Artemisia

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Related to Artemisias: Artemisia vulgaris, Roman wormwood

Artemisia

/Ar·te·mi·sia/ (ahr″tĕ-mis´e-ah) [L.] a genus of composite-flowered plants. A. absin´thium is common wormwood and A. vulga´ris (mugwort) is the source of moxa and is also used orally.

Artemisia

(art?e-mezh'(e-)a) [L. artemisia fr. Gr Artemis, Artemis (the goddess) + -ia]
A large genus of plants belonging to the daisy family.

Artemisia annua

A Chinese herb used as a source of artesunate (an antimalarial drug).

Artemisia vulgaris

See: mugwort

Artemisia

a genus of the plant family Asteraceae. Includes A. filifolia, A. canescens, A. spinescens, A. vulgaris (mugwort) and more than 200 other plants comprising a large part of the sagebrush of the western range of the USA. Under exceptional circumstances and with very heavy grazing they may cause unspecified poisonings. A. canescens causes selenium poisoning of sheep.

Artemisia absinthium
contains oil of absinthe and may be irritant. Called also wormwood.
References in periodicals archive ?
HOSTAS ARTEMISIA 'POWYS CASTLE' STUDDED WITH SILVER COTTON LAVENDER PULSATILLA
In the image of the narrator inhaling--that is, incorporating into her twentieth-century body--the "dust" of both the "real" and "fictive" Artemisias, the abandonment of all the "natural" iconic structures, the overthrowing of all boundaries and demarcations is complete.
Susan Sontag begins her introduction to a new English edition of the Italian novel, Artemisia, a piece of historical fiction about the Baroque painter Artemisia Gentileschi published in 1947 by Anna Banti, by citing its famous opening words "non piangere" ("don't cry"), returning repeatedly to the phrase (Sontag 1).
Through the dialogic interaction between the character of Artemisia and the author figure within the novel, a new "history" is envisioned, in which the oppositions between fact and fiction and past and present are deconstructed, the boundaries between them rendered fluid, shifting, open.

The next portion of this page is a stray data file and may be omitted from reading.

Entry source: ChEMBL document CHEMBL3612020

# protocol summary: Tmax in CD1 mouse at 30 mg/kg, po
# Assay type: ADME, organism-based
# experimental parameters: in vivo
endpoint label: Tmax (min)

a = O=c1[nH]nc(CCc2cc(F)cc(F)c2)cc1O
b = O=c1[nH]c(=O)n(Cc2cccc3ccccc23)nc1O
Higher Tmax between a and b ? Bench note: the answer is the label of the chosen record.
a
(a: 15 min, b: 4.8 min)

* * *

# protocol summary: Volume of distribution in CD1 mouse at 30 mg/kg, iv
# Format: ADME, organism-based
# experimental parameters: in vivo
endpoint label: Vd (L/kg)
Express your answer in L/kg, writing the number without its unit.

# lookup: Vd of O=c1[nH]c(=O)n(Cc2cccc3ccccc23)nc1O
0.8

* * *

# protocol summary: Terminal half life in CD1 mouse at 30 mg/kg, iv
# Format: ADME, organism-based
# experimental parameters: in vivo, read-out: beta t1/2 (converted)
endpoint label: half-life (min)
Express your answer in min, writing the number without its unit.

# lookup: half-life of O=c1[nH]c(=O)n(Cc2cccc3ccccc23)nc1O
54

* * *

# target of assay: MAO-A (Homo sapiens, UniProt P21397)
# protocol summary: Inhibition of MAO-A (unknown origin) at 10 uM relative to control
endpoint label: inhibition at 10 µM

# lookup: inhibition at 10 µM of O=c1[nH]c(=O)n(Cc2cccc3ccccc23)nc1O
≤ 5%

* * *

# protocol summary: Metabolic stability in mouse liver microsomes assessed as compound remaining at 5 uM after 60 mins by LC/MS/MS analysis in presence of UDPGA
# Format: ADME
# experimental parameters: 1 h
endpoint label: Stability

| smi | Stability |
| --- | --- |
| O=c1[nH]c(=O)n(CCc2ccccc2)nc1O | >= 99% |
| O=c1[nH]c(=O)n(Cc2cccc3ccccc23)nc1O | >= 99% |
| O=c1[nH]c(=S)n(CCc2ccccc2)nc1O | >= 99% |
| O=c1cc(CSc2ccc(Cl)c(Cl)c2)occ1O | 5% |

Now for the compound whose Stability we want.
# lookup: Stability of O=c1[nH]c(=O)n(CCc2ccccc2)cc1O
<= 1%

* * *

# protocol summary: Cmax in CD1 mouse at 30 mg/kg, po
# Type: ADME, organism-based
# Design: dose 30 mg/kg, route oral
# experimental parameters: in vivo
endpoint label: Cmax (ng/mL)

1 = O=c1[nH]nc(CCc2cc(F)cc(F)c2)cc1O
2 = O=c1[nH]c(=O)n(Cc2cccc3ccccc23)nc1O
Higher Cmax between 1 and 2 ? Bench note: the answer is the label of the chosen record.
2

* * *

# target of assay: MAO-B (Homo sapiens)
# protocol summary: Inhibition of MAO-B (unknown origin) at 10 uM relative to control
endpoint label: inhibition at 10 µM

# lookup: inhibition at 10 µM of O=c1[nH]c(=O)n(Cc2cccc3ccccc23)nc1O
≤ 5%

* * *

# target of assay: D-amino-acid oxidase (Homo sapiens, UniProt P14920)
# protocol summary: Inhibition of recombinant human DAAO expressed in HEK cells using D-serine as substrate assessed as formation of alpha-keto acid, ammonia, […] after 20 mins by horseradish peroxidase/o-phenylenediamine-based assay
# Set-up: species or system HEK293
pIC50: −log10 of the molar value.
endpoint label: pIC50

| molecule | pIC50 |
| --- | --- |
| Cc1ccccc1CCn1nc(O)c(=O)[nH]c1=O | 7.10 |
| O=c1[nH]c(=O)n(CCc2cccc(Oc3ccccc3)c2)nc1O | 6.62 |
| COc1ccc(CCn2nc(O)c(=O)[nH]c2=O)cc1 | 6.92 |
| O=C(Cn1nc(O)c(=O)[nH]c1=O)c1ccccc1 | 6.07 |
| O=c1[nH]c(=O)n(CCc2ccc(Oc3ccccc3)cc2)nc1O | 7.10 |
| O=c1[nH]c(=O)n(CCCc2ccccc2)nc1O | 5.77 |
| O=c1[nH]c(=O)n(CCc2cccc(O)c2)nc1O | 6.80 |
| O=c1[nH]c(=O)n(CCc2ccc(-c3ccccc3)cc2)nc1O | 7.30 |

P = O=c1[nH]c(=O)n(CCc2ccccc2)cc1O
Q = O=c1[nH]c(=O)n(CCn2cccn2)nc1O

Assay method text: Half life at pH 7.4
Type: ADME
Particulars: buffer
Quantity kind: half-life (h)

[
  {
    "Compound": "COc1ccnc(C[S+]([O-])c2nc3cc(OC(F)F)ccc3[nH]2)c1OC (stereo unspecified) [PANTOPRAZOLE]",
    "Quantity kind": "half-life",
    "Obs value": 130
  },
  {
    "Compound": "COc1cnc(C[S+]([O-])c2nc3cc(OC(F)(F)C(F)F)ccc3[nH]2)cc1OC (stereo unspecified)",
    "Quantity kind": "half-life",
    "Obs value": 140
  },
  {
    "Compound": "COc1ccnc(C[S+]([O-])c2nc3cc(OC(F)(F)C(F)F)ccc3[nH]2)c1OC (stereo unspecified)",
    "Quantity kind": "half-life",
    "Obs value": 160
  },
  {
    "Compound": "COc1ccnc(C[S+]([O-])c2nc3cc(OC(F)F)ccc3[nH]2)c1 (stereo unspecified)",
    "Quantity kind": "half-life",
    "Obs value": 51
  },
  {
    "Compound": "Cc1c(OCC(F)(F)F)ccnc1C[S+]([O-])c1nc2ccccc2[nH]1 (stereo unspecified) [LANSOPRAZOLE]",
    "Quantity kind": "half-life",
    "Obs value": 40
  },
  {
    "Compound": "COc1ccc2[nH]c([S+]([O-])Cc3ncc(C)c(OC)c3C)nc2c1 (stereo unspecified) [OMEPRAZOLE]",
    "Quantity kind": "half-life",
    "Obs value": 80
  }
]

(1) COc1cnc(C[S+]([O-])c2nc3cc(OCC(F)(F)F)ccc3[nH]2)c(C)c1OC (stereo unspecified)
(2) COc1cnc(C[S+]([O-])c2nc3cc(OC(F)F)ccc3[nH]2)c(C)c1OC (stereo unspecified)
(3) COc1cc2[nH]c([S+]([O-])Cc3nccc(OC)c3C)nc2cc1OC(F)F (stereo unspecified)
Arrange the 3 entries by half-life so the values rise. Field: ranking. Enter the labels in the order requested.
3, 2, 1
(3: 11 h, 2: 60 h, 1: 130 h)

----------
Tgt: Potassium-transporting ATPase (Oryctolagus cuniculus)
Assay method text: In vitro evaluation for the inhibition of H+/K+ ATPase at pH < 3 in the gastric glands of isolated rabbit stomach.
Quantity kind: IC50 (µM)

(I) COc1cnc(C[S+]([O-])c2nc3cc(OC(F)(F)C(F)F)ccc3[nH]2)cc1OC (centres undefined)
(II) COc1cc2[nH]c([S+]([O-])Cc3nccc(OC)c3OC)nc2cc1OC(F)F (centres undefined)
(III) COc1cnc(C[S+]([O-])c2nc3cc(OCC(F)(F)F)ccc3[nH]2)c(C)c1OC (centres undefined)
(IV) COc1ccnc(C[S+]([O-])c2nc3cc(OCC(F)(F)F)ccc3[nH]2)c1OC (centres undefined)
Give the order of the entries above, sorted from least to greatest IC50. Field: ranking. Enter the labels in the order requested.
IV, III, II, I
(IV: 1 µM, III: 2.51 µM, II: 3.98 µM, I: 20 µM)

excluded from the social order as defined by patriarchy Artemisia enters--temporarily--a wild zone reminiscent of the island in William Golding's Lord of the Flies in its violence, its inversion of habitual social rules .
9) The process of painting "Oloferne," as well as denaturalizing and forcing the reader to "see" the assymetrical gaze, opens the possibility for Artemisia to escape from the hierarchies of subject/object and the limiting duality of the surveyor/surveyed options in her own constitution of identity, offering a third option.
7) Deborah Heller, in her article "Remembering Artemisia: Anna Banti and Artemisia Gentileschi," makes some interesting comments on this: "Any account of the narrative's ideosyncratic status must also consider the crucial interaction between author-narrator and protagonist, through which the narative self-consciously violates a more 'traditonal' narrative convention of self-sustaining illusion.
In an effort to evaluate, whether other constituents than artemisinin in Artemisia annua may also reveal cytotoxicity towards cancer cells we focused on two artemisinin-related compounds, arteanuine B and artemisitene, and two other compounds without structural similarity to artemisinin, scopoletin and 1,8-cineole, which are also present in this plant.
Artemisia annua was obtained from different sources to test the variability of different specimens.
They were treated with 0-5 mg/ml of Artemisia annua extract 0-5 mg/ml pure compound for 24 h.
Cytotoxicity of extracts and single constituents of Artemisia annua towards trypanosomes
Dichloromethane or methanol extracts of six different Artemisia annua samples of different origin have been tested for their activity to inhibit the growth of trypanosomes.